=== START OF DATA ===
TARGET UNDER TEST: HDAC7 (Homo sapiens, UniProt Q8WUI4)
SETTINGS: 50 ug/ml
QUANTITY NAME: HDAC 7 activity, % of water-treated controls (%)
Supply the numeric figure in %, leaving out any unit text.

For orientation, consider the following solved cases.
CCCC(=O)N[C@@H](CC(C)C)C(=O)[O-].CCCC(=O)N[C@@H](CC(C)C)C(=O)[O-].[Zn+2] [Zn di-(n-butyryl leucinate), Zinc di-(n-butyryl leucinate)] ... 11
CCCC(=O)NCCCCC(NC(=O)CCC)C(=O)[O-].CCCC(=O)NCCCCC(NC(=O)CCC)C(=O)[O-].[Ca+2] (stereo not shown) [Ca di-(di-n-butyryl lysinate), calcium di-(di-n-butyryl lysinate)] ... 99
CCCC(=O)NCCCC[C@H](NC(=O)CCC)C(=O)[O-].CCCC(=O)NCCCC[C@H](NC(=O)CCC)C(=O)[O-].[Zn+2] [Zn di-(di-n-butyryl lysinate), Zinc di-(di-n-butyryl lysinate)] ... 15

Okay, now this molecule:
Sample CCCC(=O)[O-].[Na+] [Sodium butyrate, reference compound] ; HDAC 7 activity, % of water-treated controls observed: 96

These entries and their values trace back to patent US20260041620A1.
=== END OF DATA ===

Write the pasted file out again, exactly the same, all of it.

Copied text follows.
TARGET UNDER TEST: HDAC7 (Homo sapiens, UniProt Q8WUI4)
SETTINGS: 50 ug/ml
QUANTITY NAME: HDAC 7 activity, % of water-treated controls (%)
Supply the numeric figure in %, leaving out any unit text.

For orientation, consider the following solved cases.
CCCC(=O)N[C@@H](CC(C)C)C(=O)[O-].CCCC(=O)N[C@@H](CC(C)C)C(=O)[O-].[Zn+2] [Zn di-(n-butyryl leucinate), Zinc di-(n-butyryl leucinate)] ... 11
CCCC(=O)NCCCCC(NC(=O)CCC)C(=O)[O-].CCCC(=O)NCCCCC(NC(=O)CCC)C(=O)[O-].[Ca+2] (stereo not shown) [Ca di-(di-n-butyryl lysinate), calcium di-(di-n-butyryl lysinate)] ... 99
CCCC(=O)NCCCC[C@H](NC(=O)CCC)C(=O)[O-].CCCC(=O)NCCCC[C@H](NC(=O)CCC)C(=O)[O-].[Zn+2] [Zn di-(di-n-butyryl lysinate), Zinc di-(di-n-butyryl lysinate)] ... 15

Okay, now this molecule:
Sample CCCC(=O)[O-].[Na+] [Sodium butyrate, reference compound] ; HDAC 7 activity, % of water-treated controls observed: 96

These entries and their values trace back to patent US20260041620A1.